Southwest Airlines says its Q4 result will slip to a $-725 to $-825 million pre-tax loss, the result of the meltdown of the carrier’s operations between December 21 and December 31. “A significant portion of this impact is from an estimated revenue loss in the range of $400 million to $425 million”, the airline said on January 6 in an SEC filing. Meltdown pushes Southwest into deep Q4 loss.

In the filing, Southwest says: “The remaining impact relates to an estimated net increase in operating expenses, primarily due to estimated travel expense reimbursements to customers, the estimated value of Rapid Rewards points offered as a gesture of goodwill to customers that are expected to be redeemed, and premium pay and additional compensation for Employees, which was partially offset by lower fuel and oil and profit sharing expenses.”

The airline says that it was forced to cancel 16.700 flights during the eleven-day period, affecting capacity or available seat miles (ASM) during the quarter by six percent. Southwest’s operations collapsed on the day that storm Elliot swept large parts of the US with super-low temperatures and snow. While this affected all airlines, Southwest went into a meltdown as its internal scheduling system was unable to keep up with where aircraft and crew were positioned. This forced the carrier to cancel up to eighty percent of its flights during the busy Christmas period.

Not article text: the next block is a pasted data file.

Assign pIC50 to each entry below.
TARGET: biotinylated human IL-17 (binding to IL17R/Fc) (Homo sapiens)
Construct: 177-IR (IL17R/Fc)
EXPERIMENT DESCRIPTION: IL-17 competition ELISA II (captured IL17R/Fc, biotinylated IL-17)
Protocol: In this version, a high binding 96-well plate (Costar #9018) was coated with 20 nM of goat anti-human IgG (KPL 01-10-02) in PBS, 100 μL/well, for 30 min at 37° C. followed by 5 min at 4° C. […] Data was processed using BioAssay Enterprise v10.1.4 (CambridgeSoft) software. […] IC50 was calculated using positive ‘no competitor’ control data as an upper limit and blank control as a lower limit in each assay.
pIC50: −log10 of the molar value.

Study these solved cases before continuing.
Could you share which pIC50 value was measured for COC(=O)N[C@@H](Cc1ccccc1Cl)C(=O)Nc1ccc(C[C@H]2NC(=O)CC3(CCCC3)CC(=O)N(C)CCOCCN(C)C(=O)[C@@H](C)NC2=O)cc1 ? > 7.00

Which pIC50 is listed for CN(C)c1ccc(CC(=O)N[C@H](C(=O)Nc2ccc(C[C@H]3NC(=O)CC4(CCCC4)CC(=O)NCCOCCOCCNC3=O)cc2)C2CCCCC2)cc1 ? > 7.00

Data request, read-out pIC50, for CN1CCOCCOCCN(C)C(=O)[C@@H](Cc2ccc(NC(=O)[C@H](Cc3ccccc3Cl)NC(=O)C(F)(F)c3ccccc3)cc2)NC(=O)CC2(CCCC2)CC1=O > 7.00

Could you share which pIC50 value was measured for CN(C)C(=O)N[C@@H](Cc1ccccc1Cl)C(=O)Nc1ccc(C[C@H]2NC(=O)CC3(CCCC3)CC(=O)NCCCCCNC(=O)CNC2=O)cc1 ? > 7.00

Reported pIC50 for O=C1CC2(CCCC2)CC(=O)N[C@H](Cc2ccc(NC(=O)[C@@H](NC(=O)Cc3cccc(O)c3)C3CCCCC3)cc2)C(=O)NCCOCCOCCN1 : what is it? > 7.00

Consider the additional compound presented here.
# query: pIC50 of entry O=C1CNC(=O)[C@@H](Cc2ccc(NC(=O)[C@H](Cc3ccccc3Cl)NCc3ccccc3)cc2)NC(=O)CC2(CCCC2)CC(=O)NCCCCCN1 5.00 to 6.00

This week, Southwest’s operations were back to normal, only to be hit by another IT issue again that resulted in new cancelations. Reuters reported on Thursday that the airline’s top management has discussed the recent problems with unions but came up with no immediate solution because it still has to do a full investigation. Southwest Airlines Pilots Association (SWAPA) has been invited by CEO Robert Jordan to join the investigation team.

In an email to affected customers this week, Southwest apologized for the bad experience they had during the crisis. It has offered loyal customers 25.000 Rapid Reward points. All requests for refunds, reimbursements, and returns of lost baggage are being handled “with great urgency and we appreciate your patience.” 

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Active as a journalist since 1987, with a background in newspapers, magazines, and a regional news station, Richard has been covering commercial aviation on a freelance basis since late 2016.
In 2022, he has gone full-time freelance. Richard has been contributing to AirInsight since December 2018. He is also writing for Airliner World and Aviation News. From January 2023, he will add a part-time role with Dutch website and magazine Luchtvaartnieuws. Twitter: @rschuur_aero.

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